Donations spur staff's dunking

Cancer Society gets icy

LISA KNIGHT LISA.KNIGHT@FAIRFAXMEDIA.CO.NZ
Last updated 08:47 18/07/2014

Staff at Addis House in Palmerston North take on the Ice Challenge as a thank you to the people of New Zealand who have already participated.

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The clouds parted and the sun beamed down in perfect timing as Manawatu Cancer Society staff were drenched in the freezing cold water of the ice challenge on one of the chilliest days of winter so far.

Six staff members from Palmerston North Cancer Society joined in the social media craze yesterday, donning shower caps and having buckets of icy water tipped on their heads at the side of Ruahine St, to say thank you to the region for more than $50,000 of donations.

The ice challenge requires people to stand in a bucket of ice water, tip two buckets of ice water on their head, followed by the standing bucket of ice water, and then make a donation to a charity of their choice.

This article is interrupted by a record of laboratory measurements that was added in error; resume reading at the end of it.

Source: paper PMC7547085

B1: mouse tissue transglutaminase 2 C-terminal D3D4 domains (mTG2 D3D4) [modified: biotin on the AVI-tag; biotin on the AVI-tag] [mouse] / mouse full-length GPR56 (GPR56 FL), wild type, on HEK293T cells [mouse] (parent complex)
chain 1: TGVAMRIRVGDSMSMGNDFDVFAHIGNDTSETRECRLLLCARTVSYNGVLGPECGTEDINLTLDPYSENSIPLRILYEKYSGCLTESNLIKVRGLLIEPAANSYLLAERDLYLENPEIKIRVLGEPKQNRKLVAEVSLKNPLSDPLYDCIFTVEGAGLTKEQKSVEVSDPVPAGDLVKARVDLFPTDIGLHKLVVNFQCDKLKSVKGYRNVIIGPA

In the central division, which encompasses Manawatu, Taranaki, Whanganui, and Hawke's Bay, more than 1900 donations have been made to the Cancer Society, equating to about $52,000.

Jo Priestley, who organised the event and took part, said the generosity of those who had donated was "mindblowing".

"It's basically just to say thank you, we were sitting in our lovely warm office and thought we should get out there and say thanks by doing something like this."

All of the money donated will stay within the central region and will go towards accommodation, meals, driver transport, counselling and other services for cancer patients, Priestley said.

"It will allow us to help so many more people. It's incredibly generous."

Manawatu Cancer Society centre manager Chris Franklyn, who couldn't feel his toes after the ice challenge, said it was amazing so many people had got behind the social media campaign, which was not initiated by the Cancer Society itself.

"It's a great result," Franklyn said.

"We really appreciate everyone and what they're doing, and we challenge every other Cancer Society to get out there and do this as well to show some community support."

Cancer patient Lou Leef, who joined other patients in the challenge by tipping the buckets of ice, said the money raised by the event was fantastic.

Leef said he was grateful so many people had got behind the cause.

The group picked a tough time to do the challenge, with the day reaching a high of only 9 degrees Celsius.

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- Manawatu Standard

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